RLA trainer, consultant, and housing benefit expert Bill Irvine provides an update of Universal Credit and proposed roll-out. The Department of Work Pensions (DWP) released a statement that Bill looks at and breaks down in detail.
DWP issued a press release, dated 29th April, in which it sets out, in some detail, how it proposes to roll-out Universal Credit to a range of councils and jobcentres in the North West of England. Full details can be found at: https://www.gov.uk/government/news/universal-credit-first-year-of-welfare-transformation-and-north-west-next-steps
Probably the most significant information relates to the additional 12 council areas. It was no secret DWP was speaking to councils but what is surprising, looking at the statement, is how little time there is between the announcement and the start of implementation; a matter of only a few weeks. We also still don’t know exactly how this will be handled, but if you’re a Registered Social Landlord (RSL) operating in any of these council areas, concerned about the affect this might have on your tenants, you really need to start seeking clarification from the councils and DWP ASAP. Adopting a hands-on approach will be key to safeguarding your tenants and the association’s interests.
The 12 local authorities identified are:
- Salford City Council
- Wirral Borough Council
- Preston City Council
- St Helens Borough Council
- Cheshire East Council
- Cheshire West and Chester Council
- Trafford Borough Council
- Bolton Borough Council
- Bury Borough Council
- South Ribble Borough Council
- Sefton Borough Council
- Knowsley Borough Council
The DWP state these LAs will be at the forefront of the “next steps” expansion, whilst it still continues to work closely with the initial Pathfinders including:
As the DWP is still having difficulty coping with even the simplest of claims, due to its lack of a viable IT system, despite its denials, I expect the roll-out will be intially restricted to single people and only when these are uploaded will they think of progressing to couples. Even then, “couples” will almost certainly mean those newly unemployed, have no children, no disabilities, no existing benefit entitlement etc. The individuals/couples affected will need to visit their local JobcentrePlus office to make their claim and separately meet with their Jobsearch Manager or assistant, who will engage them in discussion about their “claimant commitment” which, for the first time, becomes a condition of entitlement to UC. This means that if the claimant refuses to agree a commitment, Universal Credit could be refused, including the critically important housing element!
Alternatively, if they agree a commitment, but later breach its terms, they could find themselves the subject of a 4, 13 or 26 weeks sanction. Social landlords should especially note that if a sanction is applied to one of your tenants there is every likelihood those affected will use, at least part of their housing element, to offset the loss of benefit caused by the sanction. At the moment, housing benefit largely protects the housing costs as 95% of RSL tenants choose to “tick the box” redirecting payment of HB to their landlord by 4 weekly schedule.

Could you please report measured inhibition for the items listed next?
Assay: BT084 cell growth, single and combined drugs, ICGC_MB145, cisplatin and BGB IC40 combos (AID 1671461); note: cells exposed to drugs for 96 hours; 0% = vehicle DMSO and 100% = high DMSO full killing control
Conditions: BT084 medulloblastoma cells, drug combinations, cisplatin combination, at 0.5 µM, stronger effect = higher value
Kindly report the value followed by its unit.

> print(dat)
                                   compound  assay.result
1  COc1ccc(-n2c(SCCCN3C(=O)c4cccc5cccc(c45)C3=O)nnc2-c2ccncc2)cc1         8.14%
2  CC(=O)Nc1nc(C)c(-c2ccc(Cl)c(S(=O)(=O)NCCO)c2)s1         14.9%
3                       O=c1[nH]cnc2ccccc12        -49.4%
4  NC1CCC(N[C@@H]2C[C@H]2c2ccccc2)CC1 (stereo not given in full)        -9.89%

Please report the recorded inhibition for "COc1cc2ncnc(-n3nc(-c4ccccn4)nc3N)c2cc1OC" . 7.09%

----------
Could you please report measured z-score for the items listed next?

Since October 2012 when the “claimant commitment” was incrementally rolled out, more than 1 million, mainly single people, under 35, have been sanctioned. Those numbers are likely to rise steeply as the “claimant commitment” is rolled out to the JobCentres in these council areas.
As the release explains:
“In a step change, from June more jobcentres across the north west of England will gradually come online each week until the whole region is covered. In total 90 jobcentres, or 1 in 8 jobcentres in Britain, will offer the full Universal Credit once the north west expansion is completed.”
Some of my clients, already engaged in the Universal Credit roll-out programme, have been, so far, less than impressed by the DWPs poor communication, combined with long delays being experienced in their attempts to have the “housing element” redirected, in advance of the first payment of UC. In one case, I heard about yesterday, payments promised to the RSL were sent by mistake to the tenant, who promptly misused the money, creating 2 months in arrears. One of my other clients have 11 cases, where UC is now in payment, direct to the tenant. All these tenants have arrears, either newly accrued or historic and applications for rent arrears deductions are now being pursued under the new provisions.
DWP Ministerial claims of robust systems and trialed & tested processes have yet to be realised; promised Landlord Managed Payment (LMPs) guidance has still not been delivered; the identification & role of “trusted intermediaries” and use of client mandates, in the claiming and dispute resolution processes, have still to be agreed; all of which has only served to heighten RSL concerns.
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